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Peninsula House

A pavilion nestled in the landscape

Address
Victoria
Status
Completed 2020
Area
850-square-metres
Photography

From the front gate to the front door, through the gallery-like sequences inside, every move in and around Peninsula House has been crafted to create journeys of discovery and delight.

Peninsula House is conceived as a contemporary farmhouse, set within rolling agricultural farmland on a rugged coastline of Victoria’s Mornington Peninsula. Presented as a striking pavilion structure, the large dwelling appears almost civic in its scale, with the rectangular form standing singularly on the ridgeline. Embedded in the conceptual framework of Peninsula House is a series of dichotomies, experiences, and journeys that come together to create a home that is monolithic yet enveloping and intimate.

The architecture

As a large site, one of the key concepts that drove the planning and placement was about creating anticipation. As Director Chris McCue explains, “We wanted to create a journey that would meander through the landscape, providing an opportunity for art like installations formed from the landscape itself. That journey from the front gate to the house was centred on the idea of compressing and revealing the views at key vantage points, with the view then disappearing again when you discover the house.” The architectural form then followed this line of thinking, taking cues from the rural site and client brief, emerging as a single pavilion volume, focused out towards the water. A concept that Principal Sue Carr says never faltered, “The initial vision that was first presented to the client remained true throughout the whole process.”

Bringing the pavilion to life in the landscape was an iterative process. “Finding the perfect location was very challenging,” shares Sue. The final placement followed extensive wind and solar analysis, and various tweaks and adjustments. Set on the coast, the property experiences extremes of weather – both vicious winds as well as sweltering summers. “We nestled the home into the landscape, tucking it into the ridgeline so the wind kicks up off the roof, keeping the private areas sheltered and protected against the elements,” says Associate Lucy Cuthbertson. The curving, zinc-lined roof serves both a functional and aesthetic purpose, appearing with a “jewel box” quality while also providing solar and wind protection. The expressive curve form also creates vantage and viewpoints when inside, concealing and revealing the landscape and views beyond. While the landscape serves as a distinct feature of the project, it also presented one of the greatest challenges. The 80 acres of land is classed as a green zone wedge with some of the toughest planning restrictions.

In addition to maximising the views and natural beauty of the site, the brief also called for the client’s art collection to be thoughtfully integrated, and the home also needed to feel intimately scaled when being used by just the couple. To achieve the latter, the layout has been carved up into key zones, this allows for the home to come down to a human scale with one side of the house dedicated to the client’s day to day life, while the other half of the house can be opened up when family visits.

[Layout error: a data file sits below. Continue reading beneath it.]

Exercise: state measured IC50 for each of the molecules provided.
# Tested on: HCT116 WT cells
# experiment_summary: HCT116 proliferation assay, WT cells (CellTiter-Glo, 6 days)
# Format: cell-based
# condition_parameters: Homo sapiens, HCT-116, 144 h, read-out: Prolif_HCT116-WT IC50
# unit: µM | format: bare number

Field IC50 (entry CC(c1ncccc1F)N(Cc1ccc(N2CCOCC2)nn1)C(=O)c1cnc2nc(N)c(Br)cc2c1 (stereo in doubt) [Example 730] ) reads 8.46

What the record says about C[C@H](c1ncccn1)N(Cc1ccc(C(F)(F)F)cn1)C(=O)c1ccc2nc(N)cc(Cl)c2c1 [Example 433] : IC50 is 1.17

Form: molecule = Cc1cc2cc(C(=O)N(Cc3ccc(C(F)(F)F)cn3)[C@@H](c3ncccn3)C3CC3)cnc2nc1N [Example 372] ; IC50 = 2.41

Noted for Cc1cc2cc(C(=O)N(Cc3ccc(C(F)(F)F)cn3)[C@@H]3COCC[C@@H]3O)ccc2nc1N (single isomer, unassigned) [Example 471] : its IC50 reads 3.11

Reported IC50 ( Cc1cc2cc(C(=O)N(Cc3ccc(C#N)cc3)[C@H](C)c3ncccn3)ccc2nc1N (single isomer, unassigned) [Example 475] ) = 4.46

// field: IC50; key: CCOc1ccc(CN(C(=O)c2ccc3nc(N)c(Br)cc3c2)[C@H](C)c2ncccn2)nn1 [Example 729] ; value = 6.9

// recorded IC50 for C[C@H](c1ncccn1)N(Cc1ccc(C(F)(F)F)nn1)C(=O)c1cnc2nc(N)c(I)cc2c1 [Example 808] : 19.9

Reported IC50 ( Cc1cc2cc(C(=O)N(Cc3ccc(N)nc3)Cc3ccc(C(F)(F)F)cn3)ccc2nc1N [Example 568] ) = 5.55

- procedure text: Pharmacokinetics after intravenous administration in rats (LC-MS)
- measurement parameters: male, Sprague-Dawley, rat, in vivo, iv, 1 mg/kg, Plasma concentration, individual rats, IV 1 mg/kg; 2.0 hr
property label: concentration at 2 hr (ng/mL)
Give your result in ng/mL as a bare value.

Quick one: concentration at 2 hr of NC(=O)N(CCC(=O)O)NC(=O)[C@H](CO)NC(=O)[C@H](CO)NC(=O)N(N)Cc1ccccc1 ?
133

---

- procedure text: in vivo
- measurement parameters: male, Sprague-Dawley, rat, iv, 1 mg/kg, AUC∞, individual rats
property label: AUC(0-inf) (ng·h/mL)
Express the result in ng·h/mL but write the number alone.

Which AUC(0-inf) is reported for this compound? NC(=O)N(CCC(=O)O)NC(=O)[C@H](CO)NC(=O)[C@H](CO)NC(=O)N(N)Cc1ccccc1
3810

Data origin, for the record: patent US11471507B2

The interiors

The notion of compression and release also factor into the design and sequencing of the interiors. Once arriving at the house, the entry shrouds the view, adding a sense of mystery to what lies beyond. Stepping over the threshold into the home, the internal layout orientates to the views, with every space linked by a circulation space – or gallery spine – filled with artwork. “It’s a really logical and rational way to arrange the house on the edge of the landscape,” says Chris. The gallery walkway is the public transition between spaces, while a more intimate thoroughfare lines the front of the house out to the views. The gallery hall responds functionally to the need for housing the client’s extensive art collection but also establishes a formal journey into the home. Standing as a beacon at the end of the gallery is a large window, where a sculpture provides a focal endpoint.

On the private edge, no single space is treated in isolation, rather they flow from one to another, always with a glimpse to the next space beyond. Traversing the home along the front façade is one of the great successes of the interior planning. It provides a personal journey through the core living zones – master suite, dining, kitchen, living – and was about enhancing the client’s everyday lives and rituals. Creating that sense of refined cosiness was not just about scale, but what Chris explains is “how you move through the space, how you use it, how you engage with it”. Since settling in, the client’s have discovered pockets and places throughout the home, embedding a sense of daily ritual even further, something that Sue says comes back to the “Successful selection of furniture, which changes the way you can use the space in different scenarios”.

Other layers of refinement and quality come through the project’s materiality, which is defined by concrete, natural stone and timber, all coming together to create a subdued palette that lets the incredible art collection and view remain the focus. This materiality was key in realising the refined farmhouse aesthetic, but more importantly was chosen for their quality, durability and simplicity.

Every element in Peninsula House has been thoughtfully planned, designed and detailed, which comes together to make a home that not only delivers to the client’s needs but creates an enduring building that stands uniquely in the landscape.

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